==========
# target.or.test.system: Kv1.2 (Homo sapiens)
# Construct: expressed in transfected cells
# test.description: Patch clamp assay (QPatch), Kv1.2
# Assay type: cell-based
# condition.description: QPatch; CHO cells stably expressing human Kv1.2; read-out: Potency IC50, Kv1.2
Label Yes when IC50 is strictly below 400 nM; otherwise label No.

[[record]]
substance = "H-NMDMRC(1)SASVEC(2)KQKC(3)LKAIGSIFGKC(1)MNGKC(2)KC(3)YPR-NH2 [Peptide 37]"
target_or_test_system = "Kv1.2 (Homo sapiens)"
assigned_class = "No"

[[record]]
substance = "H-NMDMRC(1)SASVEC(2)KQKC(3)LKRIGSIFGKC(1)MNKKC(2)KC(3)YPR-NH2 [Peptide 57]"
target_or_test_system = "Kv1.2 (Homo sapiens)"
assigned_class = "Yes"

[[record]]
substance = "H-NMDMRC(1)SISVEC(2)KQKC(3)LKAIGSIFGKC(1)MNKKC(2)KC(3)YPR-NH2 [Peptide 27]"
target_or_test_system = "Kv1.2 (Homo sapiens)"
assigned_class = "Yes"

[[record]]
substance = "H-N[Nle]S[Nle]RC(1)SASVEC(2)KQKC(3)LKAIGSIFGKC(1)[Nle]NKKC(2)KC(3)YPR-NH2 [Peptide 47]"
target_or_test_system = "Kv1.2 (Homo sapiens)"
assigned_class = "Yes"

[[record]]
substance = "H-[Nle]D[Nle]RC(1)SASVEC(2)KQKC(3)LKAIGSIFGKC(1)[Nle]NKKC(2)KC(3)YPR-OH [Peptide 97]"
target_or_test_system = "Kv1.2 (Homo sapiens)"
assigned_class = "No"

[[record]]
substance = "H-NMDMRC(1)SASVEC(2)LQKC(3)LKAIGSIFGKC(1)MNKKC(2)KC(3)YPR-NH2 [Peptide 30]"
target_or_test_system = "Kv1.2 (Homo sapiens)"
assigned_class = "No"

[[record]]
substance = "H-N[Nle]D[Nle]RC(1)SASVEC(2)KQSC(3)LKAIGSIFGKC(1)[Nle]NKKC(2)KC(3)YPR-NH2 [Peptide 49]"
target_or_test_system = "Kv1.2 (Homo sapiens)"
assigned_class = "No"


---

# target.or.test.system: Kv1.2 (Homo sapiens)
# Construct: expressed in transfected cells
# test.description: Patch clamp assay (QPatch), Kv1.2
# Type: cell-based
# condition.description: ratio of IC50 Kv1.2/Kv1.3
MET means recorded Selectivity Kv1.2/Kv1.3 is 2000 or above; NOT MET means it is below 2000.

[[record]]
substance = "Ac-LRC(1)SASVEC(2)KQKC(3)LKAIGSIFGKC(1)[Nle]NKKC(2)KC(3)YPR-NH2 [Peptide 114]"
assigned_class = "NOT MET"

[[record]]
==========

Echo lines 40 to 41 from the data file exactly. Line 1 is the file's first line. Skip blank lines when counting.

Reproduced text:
# condition.description: ratio of IC50 Kv1.2/Kv1.3
MET means recorded Selectivity Kv1.2/Kv1.3 is 2000 or above; NOT MET means it is below 2000.